Twelve of these essays are disputed over by some scholars, though the modern consensus is that Madison wrote essays Nos. The first open designation of which essay belonged to whom was provided by Hamilton who, in the days before his ultimately fatal gun duel with Aaron Burr , provided his lawyer with a list detailing the author of each number.
This list credited Hamilton with a full sixty-three of the essays three of those being jointly written with Madison , almost three-quarters of the whole, and was used as the basis for an printing that was the first to make specific attribution for the essays.
Madison did not immediately dispute Hamilton's list, but provided his own list for the Gideon edition of The Federalist. Madison claimed twenty-nine numbers for himself, and he suggested that the difference between the two lists was "owing doubtless to the hurry in which [Hamilton's] memorandum was made out.
Statistical analysis has been undertaken on several occasions to try to ascertain the authorship question based on word frequencies and writing styles.
Nearly all of the statistical studies show that the disputed papers were written by Madison, although a computer science study theorizes the papers were a collaborative effort. The Federalist Papers were written to support the ratification of the Constitution, specifically in New York.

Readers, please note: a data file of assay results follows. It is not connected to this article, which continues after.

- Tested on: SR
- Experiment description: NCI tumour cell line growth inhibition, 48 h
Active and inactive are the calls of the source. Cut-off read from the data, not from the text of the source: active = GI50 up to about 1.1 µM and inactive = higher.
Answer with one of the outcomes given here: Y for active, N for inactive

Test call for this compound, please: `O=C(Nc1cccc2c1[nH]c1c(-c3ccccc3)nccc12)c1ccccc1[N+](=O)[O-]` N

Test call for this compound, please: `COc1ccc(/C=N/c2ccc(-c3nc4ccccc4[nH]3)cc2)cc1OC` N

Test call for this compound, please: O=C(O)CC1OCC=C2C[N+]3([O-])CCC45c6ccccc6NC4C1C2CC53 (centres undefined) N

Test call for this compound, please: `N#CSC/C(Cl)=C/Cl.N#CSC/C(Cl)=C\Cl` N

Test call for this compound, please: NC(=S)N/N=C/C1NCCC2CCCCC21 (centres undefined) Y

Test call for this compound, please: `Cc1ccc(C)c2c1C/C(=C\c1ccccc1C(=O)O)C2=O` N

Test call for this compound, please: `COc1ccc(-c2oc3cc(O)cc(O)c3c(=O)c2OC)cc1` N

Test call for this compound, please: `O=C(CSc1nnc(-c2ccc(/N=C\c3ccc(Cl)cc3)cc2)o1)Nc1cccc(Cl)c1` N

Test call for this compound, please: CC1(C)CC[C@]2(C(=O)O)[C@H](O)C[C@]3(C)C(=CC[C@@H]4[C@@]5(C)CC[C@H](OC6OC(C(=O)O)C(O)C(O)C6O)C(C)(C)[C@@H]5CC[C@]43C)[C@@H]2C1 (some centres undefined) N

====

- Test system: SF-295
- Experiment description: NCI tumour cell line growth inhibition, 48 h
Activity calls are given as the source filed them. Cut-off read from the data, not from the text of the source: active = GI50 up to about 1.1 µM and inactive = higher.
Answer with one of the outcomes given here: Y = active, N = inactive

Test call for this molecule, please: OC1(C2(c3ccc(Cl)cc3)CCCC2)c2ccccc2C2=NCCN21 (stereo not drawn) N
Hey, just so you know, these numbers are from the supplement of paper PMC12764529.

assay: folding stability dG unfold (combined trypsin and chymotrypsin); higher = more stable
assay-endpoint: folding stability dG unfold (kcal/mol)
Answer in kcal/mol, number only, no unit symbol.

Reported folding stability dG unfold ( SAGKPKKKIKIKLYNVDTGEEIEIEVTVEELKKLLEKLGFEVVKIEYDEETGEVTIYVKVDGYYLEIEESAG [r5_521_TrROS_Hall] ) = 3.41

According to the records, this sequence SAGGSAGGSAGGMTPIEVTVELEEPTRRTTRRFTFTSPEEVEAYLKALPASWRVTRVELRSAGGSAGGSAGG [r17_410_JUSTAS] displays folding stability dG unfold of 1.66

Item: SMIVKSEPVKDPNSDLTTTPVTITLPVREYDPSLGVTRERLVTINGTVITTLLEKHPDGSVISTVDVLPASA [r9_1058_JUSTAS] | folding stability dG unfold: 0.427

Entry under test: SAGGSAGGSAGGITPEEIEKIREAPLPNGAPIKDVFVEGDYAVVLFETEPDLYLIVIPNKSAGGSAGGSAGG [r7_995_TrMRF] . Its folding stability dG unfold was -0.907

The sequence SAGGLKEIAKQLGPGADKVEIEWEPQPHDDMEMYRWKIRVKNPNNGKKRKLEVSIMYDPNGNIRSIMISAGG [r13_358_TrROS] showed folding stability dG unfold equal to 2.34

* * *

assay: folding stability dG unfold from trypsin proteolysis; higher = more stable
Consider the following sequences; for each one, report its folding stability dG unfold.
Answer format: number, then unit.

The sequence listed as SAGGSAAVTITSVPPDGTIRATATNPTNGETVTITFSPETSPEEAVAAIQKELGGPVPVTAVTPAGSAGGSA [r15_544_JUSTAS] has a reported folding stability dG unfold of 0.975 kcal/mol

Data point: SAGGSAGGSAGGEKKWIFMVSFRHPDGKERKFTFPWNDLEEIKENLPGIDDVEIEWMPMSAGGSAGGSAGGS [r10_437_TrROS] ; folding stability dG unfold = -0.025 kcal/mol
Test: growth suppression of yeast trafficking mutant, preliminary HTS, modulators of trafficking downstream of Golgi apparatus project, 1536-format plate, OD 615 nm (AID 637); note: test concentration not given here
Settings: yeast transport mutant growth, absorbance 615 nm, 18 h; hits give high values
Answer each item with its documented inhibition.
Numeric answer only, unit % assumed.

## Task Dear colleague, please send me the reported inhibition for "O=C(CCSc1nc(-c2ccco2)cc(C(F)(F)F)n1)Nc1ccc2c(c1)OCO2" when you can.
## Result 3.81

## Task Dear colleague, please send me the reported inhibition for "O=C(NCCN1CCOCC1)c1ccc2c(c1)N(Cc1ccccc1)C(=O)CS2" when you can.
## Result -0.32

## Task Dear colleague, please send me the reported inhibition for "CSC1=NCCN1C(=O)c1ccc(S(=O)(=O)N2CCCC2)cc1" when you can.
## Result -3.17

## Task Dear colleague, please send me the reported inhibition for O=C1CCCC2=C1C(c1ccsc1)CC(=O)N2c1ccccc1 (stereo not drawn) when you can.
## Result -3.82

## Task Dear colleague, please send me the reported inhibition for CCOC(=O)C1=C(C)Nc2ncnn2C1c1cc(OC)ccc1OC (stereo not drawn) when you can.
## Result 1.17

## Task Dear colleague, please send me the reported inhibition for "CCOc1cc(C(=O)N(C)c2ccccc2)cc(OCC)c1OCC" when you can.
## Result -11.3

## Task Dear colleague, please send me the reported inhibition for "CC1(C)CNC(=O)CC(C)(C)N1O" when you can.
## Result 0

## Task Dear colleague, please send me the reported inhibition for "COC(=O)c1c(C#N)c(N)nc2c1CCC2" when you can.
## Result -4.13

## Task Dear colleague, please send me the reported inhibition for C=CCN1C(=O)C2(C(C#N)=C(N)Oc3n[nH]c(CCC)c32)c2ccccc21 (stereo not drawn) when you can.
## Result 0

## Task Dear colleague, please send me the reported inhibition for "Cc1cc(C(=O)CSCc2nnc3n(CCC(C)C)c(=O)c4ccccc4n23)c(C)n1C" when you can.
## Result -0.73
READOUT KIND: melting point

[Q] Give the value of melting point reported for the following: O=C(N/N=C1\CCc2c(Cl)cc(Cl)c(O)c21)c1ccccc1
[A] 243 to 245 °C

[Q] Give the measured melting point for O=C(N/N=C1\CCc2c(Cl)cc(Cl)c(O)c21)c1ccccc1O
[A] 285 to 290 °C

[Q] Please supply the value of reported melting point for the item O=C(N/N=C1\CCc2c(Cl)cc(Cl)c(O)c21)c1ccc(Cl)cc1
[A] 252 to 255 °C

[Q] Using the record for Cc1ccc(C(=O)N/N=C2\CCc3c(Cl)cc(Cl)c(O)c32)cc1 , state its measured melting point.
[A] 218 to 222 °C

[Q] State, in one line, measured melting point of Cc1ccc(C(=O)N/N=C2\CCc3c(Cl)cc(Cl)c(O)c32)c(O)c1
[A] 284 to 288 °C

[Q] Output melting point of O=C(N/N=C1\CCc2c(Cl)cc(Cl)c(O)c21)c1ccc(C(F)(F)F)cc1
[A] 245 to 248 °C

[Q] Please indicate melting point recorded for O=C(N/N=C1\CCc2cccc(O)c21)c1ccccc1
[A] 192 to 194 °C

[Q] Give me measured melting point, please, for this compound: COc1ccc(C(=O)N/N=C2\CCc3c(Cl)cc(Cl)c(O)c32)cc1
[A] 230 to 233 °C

Whether they succeeded in this mission is questionable. Separate ratification proceedings took place in each state, and the essays were not reliably reprinted outside of New York; furthermore, by the time the series was well underway, a number of important states had already ratified it, for instance Pennsylvania on December New York held out until July 26; certainly The Federalist was more important there than anywhere else, but Furtwangler argues that it "could hardly rival other major forces in the ratification contests"—specifically, these forces included the personal influence of well-known Federalists, for instance Hamilton and Jay, and Anti-Federalists, including Governor George Clinton.
In light of that, Furtwangler observes, "New York's refusal would make that state an odd outsider. Only 19 Federalists were elected to New York's ratification convention, compared to the Anti-Federalists' 46 delegates. While New York did indeed ratify the Constitution on July 26, the lack of public support for pro-Constitution Federalists has led historian John Kaminski to suggest that the impact of The Federalist on New York citizens was "negligible".